Chairman Roe, Ranking Member Walz, and distinguished members of the committee, On behalf of our National Commander, Charles E. Schmidt, and the over 2 million members of The American Legion, we thank you for this opportunity to testify regarding The American Legion’s views on “Care Where It Counts: Assessing VA’s Capital Asset Needs”.
Each year since 2003, The American Legion System Worth Saving (SWS) program has conducted site visits to VA Health Care facilities across the country and one thing we find in common is that VA has an enormous amount of aging buildings that are either underutilized or vacant. VA has a large inventory of buildings that are over a half-century old resulting in significant costs for upgrades and needed replacement of many parts of the facilities aging infrastructure.
In 1866, the United States Congress established the National Home for Disabled Volunteer Soldiers (NHDVS), the precursor of the VA, to provide medical and other facilities for veterans of the American Civil War. Three centers were established in the following years: the Eastern branch in Togus, Maine, the Central Branch in Dayton, and the Northwestern Branch in Milwaukee, Wisconsin. The Dayton facility was the administrative center of the home and its principal commissary. Today these facilities still deliver health care to our nation’s veterans, and all have been designated by the National Historical Society as a historical site.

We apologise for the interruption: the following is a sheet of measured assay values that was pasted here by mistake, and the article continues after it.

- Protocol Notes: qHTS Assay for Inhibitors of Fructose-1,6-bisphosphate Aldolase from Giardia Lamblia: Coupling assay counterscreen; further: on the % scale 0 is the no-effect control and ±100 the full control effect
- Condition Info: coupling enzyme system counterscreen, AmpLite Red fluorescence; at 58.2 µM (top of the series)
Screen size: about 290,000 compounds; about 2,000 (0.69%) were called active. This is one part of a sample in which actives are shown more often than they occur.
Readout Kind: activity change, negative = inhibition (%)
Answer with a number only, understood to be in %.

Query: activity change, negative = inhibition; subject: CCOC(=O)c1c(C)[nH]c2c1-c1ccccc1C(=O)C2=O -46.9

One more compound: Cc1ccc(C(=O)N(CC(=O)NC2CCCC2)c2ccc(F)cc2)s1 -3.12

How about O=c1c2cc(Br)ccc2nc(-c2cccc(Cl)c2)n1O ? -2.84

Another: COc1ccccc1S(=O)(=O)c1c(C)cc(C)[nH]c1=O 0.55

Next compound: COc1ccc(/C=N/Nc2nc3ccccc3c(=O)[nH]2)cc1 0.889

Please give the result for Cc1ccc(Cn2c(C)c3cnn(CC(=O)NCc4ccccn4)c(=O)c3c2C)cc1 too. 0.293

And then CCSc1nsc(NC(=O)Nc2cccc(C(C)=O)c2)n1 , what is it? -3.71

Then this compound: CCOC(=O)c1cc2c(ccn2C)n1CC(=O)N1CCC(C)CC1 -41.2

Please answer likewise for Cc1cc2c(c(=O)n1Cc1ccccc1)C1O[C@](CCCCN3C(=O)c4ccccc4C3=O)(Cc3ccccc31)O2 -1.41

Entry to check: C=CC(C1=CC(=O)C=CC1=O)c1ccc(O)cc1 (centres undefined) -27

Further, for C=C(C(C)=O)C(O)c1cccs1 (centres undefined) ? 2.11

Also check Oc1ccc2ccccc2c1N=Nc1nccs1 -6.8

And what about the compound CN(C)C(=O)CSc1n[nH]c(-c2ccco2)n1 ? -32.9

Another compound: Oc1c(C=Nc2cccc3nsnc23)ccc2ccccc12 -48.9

Medical Centers like the Phoenix VA, which first opened its doors in 1951 was built on 27 acres of the Indian School Reservation. After the medical center had been built, the community was built around the medical center leaving the medical center landlocked resulting in VA’s inability to expand their footprint which is the case with a lot of VA properties.
Today, the Veterans Health Administration (VHA) is the largest integrated health care system in the United States, providing care at 1,233 health care facilities, including 168 VA Medical Centers and 1,065 outpatient sites of care of varying complexity (VHA outpatient clinics), serving more than 8.9 million veterans. In spite of the exceptional health care VA provides, its aging infrastructure with a number of buildings being underutilized or vacant, creates problems for VA to maximize the use of its capital assets.
In a 2015 House Veterans Affairs Committee (HVAC) budget hearing, Secretary McDonald said that the VA had 336 buildings across the country that are less than half-occupied, and many are not being utilized to their full potential. Additionally, it apparently costs more than 24 million dollars a…